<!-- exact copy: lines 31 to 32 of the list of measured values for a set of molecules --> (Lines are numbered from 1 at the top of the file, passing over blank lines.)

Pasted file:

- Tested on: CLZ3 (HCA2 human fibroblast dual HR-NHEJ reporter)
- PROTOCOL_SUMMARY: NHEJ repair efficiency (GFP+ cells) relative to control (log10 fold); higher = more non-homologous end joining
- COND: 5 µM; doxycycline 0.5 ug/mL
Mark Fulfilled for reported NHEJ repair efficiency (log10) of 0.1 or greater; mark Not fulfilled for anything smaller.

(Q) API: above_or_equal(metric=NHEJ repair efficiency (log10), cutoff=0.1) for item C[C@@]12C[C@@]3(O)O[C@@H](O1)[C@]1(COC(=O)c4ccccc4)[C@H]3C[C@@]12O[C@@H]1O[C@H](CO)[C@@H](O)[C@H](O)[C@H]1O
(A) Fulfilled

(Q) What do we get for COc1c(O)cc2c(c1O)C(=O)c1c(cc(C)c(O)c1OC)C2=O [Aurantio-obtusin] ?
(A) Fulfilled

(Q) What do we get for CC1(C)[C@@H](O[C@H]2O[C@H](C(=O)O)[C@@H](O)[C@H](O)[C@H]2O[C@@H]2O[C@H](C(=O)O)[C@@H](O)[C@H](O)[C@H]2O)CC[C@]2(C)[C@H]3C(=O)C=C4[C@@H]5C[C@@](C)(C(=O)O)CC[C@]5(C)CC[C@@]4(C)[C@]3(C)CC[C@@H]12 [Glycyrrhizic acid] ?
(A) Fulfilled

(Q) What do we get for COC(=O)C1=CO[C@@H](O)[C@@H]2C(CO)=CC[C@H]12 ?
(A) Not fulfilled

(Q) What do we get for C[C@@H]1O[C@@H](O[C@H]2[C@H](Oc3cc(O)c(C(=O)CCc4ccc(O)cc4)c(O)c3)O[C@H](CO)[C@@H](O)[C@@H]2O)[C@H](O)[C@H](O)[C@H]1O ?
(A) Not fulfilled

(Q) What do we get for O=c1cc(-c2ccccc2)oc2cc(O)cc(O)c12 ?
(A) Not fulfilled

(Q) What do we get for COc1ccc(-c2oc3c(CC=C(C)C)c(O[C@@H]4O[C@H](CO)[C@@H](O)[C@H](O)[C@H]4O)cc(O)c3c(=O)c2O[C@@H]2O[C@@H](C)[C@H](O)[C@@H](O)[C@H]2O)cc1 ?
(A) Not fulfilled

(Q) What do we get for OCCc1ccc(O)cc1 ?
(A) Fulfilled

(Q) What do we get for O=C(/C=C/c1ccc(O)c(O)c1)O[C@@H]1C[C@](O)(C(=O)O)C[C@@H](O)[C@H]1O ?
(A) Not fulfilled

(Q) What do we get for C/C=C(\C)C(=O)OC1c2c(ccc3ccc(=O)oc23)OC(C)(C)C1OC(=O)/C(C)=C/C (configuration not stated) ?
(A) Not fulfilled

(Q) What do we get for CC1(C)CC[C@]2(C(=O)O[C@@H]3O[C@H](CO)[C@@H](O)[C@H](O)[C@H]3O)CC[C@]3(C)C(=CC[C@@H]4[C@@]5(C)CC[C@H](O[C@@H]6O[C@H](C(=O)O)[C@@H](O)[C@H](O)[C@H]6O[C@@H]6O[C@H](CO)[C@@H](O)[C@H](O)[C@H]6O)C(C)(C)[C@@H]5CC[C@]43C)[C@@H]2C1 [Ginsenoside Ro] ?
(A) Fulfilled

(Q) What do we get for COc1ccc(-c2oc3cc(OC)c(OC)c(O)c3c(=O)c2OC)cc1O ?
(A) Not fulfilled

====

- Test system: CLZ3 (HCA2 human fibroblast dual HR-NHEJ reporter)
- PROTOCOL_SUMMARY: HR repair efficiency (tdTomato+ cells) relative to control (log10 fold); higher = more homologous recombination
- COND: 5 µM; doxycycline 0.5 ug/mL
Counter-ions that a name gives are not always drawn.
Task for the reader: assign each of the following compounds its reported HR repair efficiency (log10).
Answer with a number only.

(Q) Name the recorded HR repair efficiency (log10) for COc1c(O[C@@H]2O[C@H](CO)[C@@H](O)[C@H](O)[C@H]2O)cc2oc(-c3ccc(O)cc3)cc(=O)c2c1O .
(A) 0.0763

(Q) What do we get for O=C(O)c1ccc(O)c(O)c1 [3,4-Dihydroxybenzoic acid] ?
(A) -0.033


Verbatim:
- PROTOCOL_SUMMARY: HR repair efficiency (tdTomato+ cells) relative to control (log10 fold); higher = more homologous recombination
- COND: 5 µM; doxycycline 0.5 ug/mL